Who’s your favourite artist?
Right now it’s Philip Guston. He was born in Montreal and moved to Los Angeles, and he was there as a young man with Jackson Pollock. He went to New York and was a huge part of the abstract expressionism movement. He was very successful, and at one point he got sick of what he called the ‘purity’ that came with abstract expression- ism. So he disappeared for a couple years and started on a whole new style of work. It’s really crude and cartoonish, focused more on the colours and the surface of the paint- ing than on imagery. He’d build up a painting and then tear it down — with a pallet knife he’d scrape all the paint off and build it back up, and there are these vestiges of what was there before coming through. If you look at my newest body of work, and especially my work during my master’s degree at York University, it was heavily influenced — and still is heavily influenced — by him. It was only toward the end of his career that he got noticed for his newer work. It’s just such stunning work to see in person — it’s really crude when you look at it on a computer screen, but I’ve been lucky to see some of my favourite pieces in person.

Who’s your favourite musician that you don’t like to tell people about?
I probably have way more than I should probably admit. I love the new Rihanna, Paul McCartney, Kanye West track. It’s so strange but I love it. And everybody that I thought would love it with me and that normally loves my guilty pleasures, doesn’t want anything to do with it. I love the new T-Swift, it’s all great. And the one I always go to, which isn’t really a guilty pleasure, is Florence and the Machine.

There’s a zombie apocalypse. Where do you go in Hamilton to survive?
I’d go to the waterfront. I’ve always had this theory that you’d have to go out and live at sea to survive. My grandfa- ther was on HMCS Haida, so I’d probably try to steal that and go out to sea. Although a sailboat would actually be ideal, because you don’t have to fuel it.

How would your best friends describe you?
Hopefully they’d say ‘competitive’. My best friends and I are always competing over something, so I hope they would think of that. I think that’s a huge part of why I was painting so much in my undergrad — I wanted to beat everybody in my class. Apart from that, hopefully goofy and funny. Maybe creative.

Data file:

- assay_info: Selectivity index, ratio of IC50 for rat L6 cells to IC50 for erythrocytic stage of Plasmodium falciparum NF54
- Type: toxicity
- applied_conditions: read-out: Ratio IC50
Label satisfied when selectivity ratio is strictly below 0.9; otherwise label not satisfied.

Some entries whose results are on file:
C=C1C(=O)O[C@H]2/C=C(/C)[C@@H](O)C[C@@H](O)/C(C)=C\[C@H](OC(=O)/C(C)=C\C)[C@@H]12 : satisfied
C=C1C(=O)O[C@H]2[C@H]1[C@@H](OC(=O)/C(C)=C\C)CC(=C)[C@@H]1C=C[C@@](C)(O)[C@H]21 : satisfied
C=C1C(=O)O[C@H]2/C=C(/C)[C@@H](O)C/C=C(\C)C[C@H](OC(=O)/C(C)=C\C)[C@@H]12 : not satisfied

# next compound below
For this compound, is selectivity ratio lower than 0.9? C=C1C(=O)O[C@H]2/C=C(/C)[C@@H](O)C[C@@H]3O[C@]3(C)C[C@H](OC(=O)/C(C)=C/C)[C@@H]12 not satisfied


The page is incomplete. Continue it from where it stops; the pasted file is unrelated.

How talented are you?
Not talented enough. I think talent is a funny thing — it’s kind of assumed that’s innate and you’re born with it. If that’s the case, then I’m not very talented at all. If it’s something you can practice, I’m definitely getting more talented and I’m working my way there. But in my head the images of the paintings I want to be doing aren’t where I’m at.

If for some reason you could never be an artist again, what would your ideal backup be?
Being the captain of a sailboat is something I would really enjoy. I’m allergic to fish, which is a huge problem for me on the sailboat thing. But I love cooking and I love trying new food. If I wasn’t allergic to fish then I would love to be a cook, in a similar vein to the creativity you get from painting and music. Also, if I was funnier I’d like to be a comedian.

How many 10-year-olds do you think you could defeat in a combat situation? Like, what amount of 10-year- olds do you think you could handle before they would overpower you?
Probably not very many. My strategy would probably just be kicking. A lot of kicking. They’d be waist high hopefully, so if I’m just kicking… maybe four? If they knew what they were doing and had a plan, four would be it. I’d assume they’ve thought about how to take me down if they’re going to come and attack me. Maybe I’ll come out on top, who knows.

Tell me about the details of your upcoming exhibit.
It will be running March 12th to May 3rd at the Nathaniel Hughson Gallery on John St North. It’s titled: “Approximate People”.

Find Gord Bond online at gordbondart.com and on Twitter at @gordbond